No this family don’t need to go with cold feets. For over a decade we have been blessed with an older lady’s passion for knitting, and another lady’s passion for buying them high end socks and giving them to us. Thank you mum!
Some good with wool.
- durable and last long
- does not need to be washed frequently
- does not absorb moisture, therefor more resistant to dirt and bad smell – dryes faster than for example cotton
- breathable and regulates the temperature
+ warm and fun to play with.
A Man’s Guide to Socks.
And our knitted mountain Kebnekaise.
I’m so glad that I after this post have received a couple of mails from readers gifted with the ability to make the amazing hama bead baskets. The beautiful baskets in this post is made by Scottish Sarah-Jane.
And you can buy the treasures, over at Hejsan Goods.
Photos by Kimberley Brand.
Kind of funny: Ikea at last cracks China market, but success has meant adapting to local ways. And here.
Monday comes with a bedroom collection – braided baskets. Can’t pass them at fleas, can’t get enough of them. Handy and beautiful.
And look at the birch bark ones we have in the shop.
The hama beads baskets. An ever-growing collection at home in the apartment, and here in the country house. These little treasures are often very cheap at the fleas, a couple of times I even got them for free. Pure art, especially together. A bit rude in the same breath, but they goes well with the one and only quilt I ever made also.
Even if I still stumble on the baskets here and there, they seem to have become much more rare nowdays. “People” should take up this nice bead tradition and start making them again, so I can buy some more ;) Here, a hint to how you do them.
Just wanted to show you the weird and funny doors we have in this room. Look how strange the heights are. Consider that the roof slopes upward, therefore the outer door should be the shortest, not the middle one. Wonder if it was a practical decision, whether the timber ran out or if it was some kind of an aesthetic standpoint.
Some of us slept through this weekend, while others hopefully went out into the woods. But no, no chanterelles this time either.
Ok, yellow and brownish vases. I carry them home whenever I find a characteristic and beautiful one. Gathered in a group they look an installation really. Ha the sound of it, stiff ;) Would never have worked a couple of years ago, but the cats leave them alone. We have a gang here and another gang there.
This post makes me feel like one of them black-and-white-home bloggers. It’s ok.
More yellow and brownish beauty:
The Forest wallpaper is made by Cecilia Pettersson.
I’m not alone. The urge to collect must be one of the world’s most widespread pastimes. Collecting is fun. For me, some kind of escapism and even contemplative too. The identity part matter as well and it’s also way to connect and feel community of course.
“Some people think the urge to collect may be related to man’s origin as a hunter-gatherer. Others have looked for Freudian explanations: compensation for a loveless childhood, or an attempt to impose order on a chaotic world.” Article in the Economist, To have and to hold.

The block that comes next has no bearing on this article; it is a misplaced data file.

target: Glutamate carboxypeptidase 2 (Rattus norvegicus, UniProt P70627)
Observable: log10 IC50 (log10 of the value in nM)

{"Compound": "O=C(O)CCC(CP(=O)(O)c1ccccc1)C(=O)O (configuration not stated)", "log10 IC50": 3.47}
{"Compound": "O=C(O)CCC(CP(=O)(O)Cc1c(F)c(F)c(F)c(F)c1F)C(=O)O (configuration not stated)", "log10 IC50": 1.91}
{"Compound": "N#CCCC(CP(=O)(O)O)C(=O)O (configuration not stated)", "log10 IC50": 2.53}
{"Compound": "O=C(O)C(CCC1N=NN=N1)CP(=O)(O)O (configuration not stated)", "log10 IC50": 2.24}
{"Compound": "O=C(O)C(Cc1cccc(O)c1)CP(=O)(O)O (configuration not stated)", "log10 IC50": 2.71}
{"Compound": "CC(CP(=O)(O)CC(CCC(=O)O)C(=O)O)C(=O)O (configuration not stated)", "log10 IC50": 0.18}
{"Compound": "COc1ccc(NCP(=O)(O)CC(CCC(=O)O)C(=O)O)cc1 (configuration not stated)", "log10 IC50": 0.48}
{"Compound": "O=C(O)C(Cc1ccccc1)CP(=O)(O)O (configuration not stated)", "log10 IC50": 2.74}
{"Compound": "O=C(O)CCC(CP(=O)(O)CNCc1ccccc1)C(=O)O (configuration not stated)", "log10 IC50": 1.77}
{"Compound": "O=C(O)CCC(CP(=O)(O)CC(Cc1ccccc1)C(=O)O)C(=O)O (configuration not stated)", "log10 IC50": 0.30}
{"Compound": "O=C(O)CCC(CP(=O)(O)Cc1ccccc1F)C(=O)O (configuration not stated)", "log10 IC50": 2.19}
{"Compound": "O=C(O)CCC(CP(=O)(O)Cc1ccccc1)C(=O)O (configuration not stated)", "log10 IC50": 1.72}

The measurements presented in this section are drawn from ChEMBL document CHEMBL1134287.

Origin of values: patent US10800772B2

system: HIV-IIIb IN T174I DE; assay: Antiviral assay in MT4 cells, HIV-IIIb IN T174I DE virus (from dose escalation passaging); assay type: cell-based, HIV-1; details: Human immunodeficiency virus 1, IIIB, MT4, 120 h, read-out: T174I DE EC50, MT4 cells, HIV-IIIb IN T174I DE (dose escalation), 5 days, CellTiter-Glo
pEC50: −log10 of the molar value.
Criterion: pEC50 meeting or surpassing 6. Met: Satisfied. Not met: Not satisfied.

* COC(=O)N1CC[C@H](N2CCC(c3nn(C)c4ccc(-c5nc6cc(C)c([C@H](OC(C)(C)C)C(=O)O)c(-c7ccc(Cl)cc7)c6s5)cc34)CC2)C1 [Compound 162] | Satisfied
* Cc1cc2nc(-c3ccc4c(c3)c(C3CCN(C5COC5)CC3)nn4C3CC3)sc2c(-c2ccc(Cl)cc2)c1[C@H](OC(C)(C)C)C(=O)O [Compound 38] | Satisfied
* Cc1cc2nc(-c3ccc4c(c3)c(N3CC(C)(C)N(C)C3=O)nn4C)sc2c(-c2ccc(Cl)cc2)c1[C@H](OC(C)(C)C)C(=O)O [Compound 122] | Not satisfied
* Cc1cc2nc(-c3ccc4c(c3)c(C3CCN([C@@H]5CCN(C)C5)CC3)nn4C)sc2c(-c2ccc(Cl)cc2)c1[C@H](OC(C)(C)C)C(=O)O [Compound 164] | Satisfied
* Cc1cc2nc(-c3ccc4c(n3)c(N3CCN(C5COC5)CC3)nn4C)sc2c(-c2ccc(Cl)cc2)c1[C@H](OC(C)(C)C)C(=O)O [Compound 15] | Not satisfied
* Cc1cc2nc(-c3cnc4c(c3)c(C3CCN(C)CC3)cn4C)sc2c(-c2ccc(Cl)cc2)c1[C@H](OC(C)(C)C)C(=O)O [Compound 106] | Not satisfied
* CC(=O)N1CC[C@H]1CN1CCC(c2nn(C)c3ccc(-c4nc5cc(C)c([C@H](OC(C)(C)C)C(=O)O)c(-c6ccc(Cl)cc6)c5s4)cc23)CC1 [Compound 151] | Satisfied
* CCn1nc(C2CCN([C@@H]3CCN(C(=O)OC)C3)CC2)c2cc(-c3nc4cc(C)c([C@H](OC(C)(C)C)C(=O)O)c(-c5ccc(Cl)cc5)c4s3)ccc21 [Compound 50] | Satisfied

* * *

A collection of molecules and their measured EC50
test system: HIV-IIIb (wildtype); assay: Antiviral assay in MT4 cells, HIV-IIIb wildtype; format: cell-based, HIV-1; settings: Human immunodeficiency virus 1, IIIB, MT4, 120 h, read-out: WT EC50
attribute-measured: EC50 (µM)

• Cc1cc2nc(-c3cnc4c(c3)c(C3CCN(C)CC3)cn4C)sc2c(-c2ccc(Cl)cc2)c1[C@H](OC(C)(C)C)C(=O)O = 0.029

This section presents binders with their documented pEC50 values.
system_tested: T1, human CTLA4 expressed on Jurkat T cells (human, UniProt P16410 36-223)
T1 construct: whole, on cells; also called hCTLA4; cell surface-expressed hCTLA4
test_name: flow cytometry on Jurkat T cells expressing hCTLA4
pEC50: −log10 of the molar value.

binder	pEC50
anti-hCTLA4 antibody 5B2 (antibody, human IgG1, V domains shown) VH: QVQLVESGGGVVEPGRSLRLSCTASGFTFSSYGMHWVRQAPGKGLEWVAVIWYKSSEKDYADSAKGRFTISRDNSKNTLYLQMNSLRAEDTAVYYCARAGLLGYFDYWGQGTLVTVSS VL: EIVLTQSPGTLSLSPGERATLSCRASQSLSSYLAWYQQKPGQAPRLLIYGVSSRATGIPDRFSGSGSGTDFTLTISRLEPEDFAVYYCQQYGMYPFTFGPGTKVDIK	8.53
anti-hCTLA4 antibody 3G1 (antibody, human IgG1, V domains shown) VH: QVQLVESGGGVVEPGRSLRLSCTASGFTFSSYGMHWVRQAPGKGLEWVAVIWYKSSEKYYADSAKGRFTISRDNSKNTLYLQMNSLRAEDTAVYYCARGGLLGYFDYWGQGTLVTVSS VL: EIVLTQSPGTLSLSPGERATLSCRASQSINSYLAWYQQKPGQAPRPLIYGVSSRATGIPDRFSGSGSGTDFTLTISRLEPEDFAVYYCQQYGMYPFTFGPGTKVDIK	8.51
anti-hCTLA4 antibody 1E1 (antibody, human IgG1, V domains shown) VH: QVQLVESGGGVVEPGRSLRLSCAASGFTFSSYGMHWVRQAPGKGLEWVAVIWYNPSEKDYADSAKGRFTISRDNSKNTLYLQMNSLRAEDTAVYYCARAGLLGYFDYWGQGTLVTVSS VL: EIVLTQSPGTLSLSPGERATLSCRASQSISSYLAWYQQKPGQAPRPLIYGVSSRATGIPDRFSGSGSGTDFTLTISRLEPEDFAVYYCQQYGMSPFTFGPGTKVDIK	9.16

When I think abot it I realize that I “collect” many things. Rarely but sometimes I can line them collections up, look and get some kind of emotional kick of it. Luckily I have recurring bouts of cleaning mania though so, so far I’ve never come close a pathological collecting behavior, yet. That documentary series Hoarders..
The bedding textiles collection has recently been looked through. And a bunch of them sent to recycling. But as you can see I just can’t get rid of the childish ones, can’t pass them at fleas either. Even if the youngest one in this house hold is a teenager. Well that’s how it is.
(Middle pic, my own pattern. Something I did when I studied at HDK).
Coming up, more collections ;)
From the woods in Småland I am sharing red or/and pink with you today. That “Mökki” textile below is a kitchen towel made by the eminent Hanna Konola.
You can see it as a whole, and buy it here.
Happy to see that my former classmate Albert Sjöstam has made a great collection of wallpapers for Photowall.
The textiles in this house. Random pieces from here and there. Going through them. Checking them out. Some of them will leave the drawers and hopefully end up more in the spotlight, in another home.
The top plate is one part of a set (the other part is a pot) I recently got from a very kind lady, my mother. “Gustavsberg 1921″ says the text on the backside.
Not much more to say about the yellow textiles except that they are all vintage finds. And, that the abundance becomes apparent when I look in our drawers. Obviously, I am a materialist with great proportions. Disturbing when I think about it. Then I go in to the bubble again. More colors in coming posts.
Hipstern hittar aldrig hem (Swedish article).
I like them blue. Here too.
Some of them are more than others – favorites. I like them a little bit “edgy”. The ones with weird staring eyes, crooked smiles, pom poms on their shoes or other nice details in the outfits have a greater chance than just “cute” ones, to follow me home from the fleas where I usually find them.
This one is a good example. Cute all right. But the expression in the face gives you more than that. It’s a clever look, a bit sarcastic and shy at the same time. A little suffering in a way, and quite weird. And look at the clothes, just perfect. Eskimos forever.
This is what they look like laying next to each other, in a row. Piled as for an exhibition. Look at the short one with yellow pants, his name is Totte.
Le Train Fantome makes cute, cool ones – dolls.
Speaking of dolls. BIG Kids Magazine the contemporary arts publication for children with a senior editor who is eight years old. What a good Christmas present.